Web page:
Diggin’ It…..


Treasure Island by Robert Louis Stevenson

Ever since Robert Louis Stevenson wrote Treasure Island in the 1880’s western cultures have associated peg legged pirates, foul speaking parrots and treasure maps displaying a big fat “x”  with buried treasure. Old west outlaws seem to have also buried their stolen treasure in deep holes.

Lackeys dug a grave-like rectangle in the sandy desert floor and into it went chests of gold, silver, cash, bank notes. All to be retrieved later after the local law lost interest in the hunt. The words “buried” and “treasure” are so commonly spoken together that many of us naturally assume that all treasure is buried. But of course its not.

In Forrest’s poem there is no indication that you’ll need a shovel to get at his treasure. In interviews he always carefully selects his words  and deliberately avoids the word “buried” when speaking about the treasure or the chest. Instead he uses the word “hidden”.

I bring this up because the most oft’ repeated statement that I hear falsely attributed to Forrest is that he said he “buried” the treasure. In fact, I have not seen printed or heard in interviews anywhere where Forrest ever said the treasure was buried. More importantly, I’ve heard him correct individuals who have attributed the word “buried” to his description of the chest. “I never said buried.”, He once told a reporter over lunch in Santa Fe.

Forrest’s vigorous denial of using the word “buried” suggests to me that it really is not buried. If it was buried he would not take such strong objection to the word. Of course this is all circumstantial evidence but I believe you won’t need a metal detector to locate it. He hid the chest but did not bury it and if you are in the right location you might have to look around…inside a hollow tree, under a rock, in a cave…who knows…but in my opinion it is not buried.


10 thoughts on “Diggin’ It…..

  1. So it’s not buried? LOL kidding…I don’t know how you always find interesting things to write Dal. Another good read.

  2. This sunny afternoon as I was raking hickory gold and maple silver I pondered some of the clues in Forrest’s poem—not that I have any intention of hunting for the treasure, but because it seems like such a good topic to write about. (More about that later.) One of the words I mentally dissected was “hidden.” I, too, came to the conclusion that the author chose the word deliberately, that it probably did not mean buried—just as those wolves you saw were at first hidden, but in no way buried. Lots to think about.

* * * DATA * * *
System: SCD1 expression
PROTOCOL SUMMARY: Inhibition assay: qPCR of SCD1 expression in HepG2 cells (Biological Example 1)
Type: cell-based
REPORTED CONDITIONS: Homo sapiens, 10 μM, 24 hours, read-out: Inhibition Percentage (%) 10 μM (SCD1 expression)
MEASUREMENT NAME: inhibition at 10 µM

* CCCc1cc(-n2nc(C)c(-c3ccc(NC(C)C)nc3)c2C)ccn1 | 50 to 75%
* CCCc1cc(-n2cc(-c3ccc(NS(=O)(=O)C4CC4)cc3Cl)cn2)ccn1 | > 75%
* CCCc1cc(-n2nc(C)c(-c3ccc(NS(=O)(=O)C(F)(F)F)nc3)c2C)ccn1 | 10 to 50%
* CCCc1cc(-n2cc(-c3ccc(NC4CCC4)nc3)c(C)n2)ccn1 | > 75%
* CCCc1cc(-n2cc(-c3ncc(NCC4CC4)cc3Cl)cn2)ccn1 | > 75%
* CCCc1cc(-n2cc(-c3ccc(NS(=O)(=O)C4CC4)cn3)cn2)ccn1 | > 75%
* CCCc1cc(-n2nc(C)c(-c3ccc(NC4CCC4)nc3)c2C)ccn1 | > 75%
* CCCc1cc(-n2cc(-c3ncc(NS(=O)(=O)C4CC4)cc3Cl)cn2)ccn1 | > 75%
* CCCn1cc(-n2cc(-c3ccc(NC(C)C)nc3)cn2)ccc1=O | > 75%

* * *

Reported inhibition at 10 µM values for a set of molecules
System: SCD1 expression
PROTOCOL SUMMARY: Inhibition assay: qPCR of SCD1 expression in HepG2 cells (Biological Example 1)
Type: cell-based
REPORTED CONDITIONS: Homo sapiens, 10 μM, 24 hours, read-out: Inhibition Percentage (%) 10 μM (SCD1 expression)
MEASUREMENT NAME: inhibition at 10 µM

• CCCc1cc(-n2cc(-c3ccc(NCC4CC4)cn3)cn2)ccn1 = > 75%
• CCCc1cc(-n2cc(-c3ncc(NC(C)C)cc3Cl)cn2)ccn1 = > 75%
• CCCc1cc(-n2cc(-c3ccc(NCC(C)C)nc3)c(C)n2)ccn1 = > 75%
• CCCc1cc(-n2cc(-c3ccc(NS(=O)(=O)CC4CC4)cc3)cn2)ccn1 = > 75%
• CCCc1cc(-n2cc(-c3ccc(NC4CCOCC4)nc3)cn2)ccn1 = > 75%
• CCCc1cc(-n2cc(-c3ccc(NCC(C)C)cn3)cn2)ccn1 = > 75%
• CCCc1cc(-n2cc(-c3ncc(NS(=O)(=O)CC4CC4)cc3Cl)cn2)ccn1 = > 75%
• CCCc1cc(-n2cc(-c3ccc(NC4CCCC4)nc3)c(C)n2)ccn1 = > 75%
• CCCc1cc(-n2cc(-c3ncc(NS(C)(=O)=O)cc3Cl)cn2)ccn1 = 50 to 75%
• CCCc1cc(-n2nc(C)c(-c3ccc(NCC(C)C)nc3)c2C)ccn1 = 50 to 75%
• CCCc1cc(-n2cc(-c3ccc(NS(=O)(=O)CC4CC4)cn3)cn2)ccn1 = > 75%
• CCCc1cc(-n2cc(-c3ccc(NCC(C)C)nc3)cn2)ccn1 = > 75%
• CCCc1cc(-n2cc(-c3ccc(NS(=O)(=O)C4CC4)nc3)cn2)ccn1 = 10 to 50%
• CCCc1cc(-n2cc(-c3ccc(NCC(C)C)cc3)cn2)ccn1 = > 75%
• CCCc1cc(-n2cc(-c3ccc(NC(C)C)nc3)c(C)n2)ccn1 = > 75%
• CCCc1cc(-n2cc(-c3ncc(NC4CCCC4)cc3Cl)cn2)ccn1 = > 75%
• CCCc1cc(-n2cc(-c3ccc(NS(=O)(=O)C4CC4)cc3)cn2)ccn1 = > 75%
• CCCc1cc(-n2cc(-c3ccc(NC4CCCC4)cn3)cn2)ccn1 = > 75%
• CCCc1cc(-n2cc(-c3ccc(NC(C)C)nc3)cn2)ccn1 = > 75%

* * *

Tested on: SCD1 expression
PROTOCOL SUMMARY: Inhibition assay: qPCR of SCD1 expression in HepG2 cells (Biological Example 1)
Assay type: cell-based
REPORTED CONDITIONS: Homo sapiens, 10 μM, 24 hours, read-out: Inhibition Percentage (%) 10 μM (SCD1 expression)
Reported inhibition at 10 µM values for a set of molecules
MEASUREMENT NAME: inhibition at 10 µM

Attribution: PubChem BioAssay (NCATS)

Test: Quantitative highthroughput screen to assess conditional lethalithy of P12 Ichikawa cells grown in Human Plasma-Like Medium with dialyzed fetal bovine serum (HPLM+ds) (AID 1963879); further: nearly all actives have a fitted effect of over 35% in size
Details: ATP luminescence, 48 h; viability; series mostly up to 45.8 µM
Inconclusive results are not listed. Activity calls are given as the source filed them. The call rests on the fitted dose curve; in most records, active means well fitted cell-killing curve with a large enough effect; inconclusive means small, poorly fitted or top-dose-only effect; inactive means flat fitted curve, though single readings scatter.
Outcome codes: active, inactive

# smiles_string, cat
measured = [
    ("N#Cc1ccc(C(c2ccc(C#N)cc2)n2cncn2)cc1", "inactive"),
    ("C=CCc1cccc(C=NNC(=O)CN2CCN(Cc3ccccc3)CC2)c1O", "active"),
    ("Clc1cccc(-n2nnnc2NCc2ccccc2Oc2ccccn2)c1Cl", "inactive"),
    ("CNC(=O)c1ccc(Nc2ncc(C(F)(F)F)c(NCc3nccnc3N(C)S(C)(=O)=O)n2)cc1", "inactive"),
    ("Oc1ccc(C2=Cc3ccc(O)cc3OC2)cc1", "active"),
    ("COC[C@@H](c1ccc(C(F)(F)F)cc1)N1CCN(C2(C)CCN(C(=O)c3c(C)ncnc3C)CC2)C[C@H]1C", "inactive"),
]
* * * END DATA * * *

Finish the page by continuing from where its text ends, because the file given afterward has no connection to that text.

• Rick-
      I don’t think that Forrest ever said that. But others will correct me if I am wrong. I think some people have determined that it is unlikely to be under water based on other things Forrest has said. Different folks have determined that it could be in water. I think it’s one of those points a person has to decide for her/himself based on what Forrest has told us about the location of the treasure and perhaps even broader information such as his goals for starting the chase…one would think the location of his hidey place would align with his goals.

  3. This is one of the ongoing mysteries of the Chase….Some say it’s in water…others refute that idea. Others are converts in either direction….but one thing for sure…There is only one person that knows without a doubt ! I also enjoy reading what Dal wrote about… buried or not…another unsolved mystery of the Chase….

  4. The Answers may be in another RLS poem-

    My tea is nearly ready and the sun has left the sky;
    It’s time to take the window to see Leerie going by;
    For every night at teatime and before you take your seat,
    With lantern and with ladder he comes posting up the street.

    Now Tom would be a driver and Maria go to sea,
    And my papa’s a banker and as rich as he can be;
    But I, when I am stronger and can choose what I’m to do,
    Oh Leerie, I’ll go round at night and light the lamps with you!

    For we are very lucky, with a lamp before the door,
    And Leerie stops to light it as he lights so many more;
    And O! before you hurry by with ladder and with light,
    O Leerie, see a little child and nod to him tonight!

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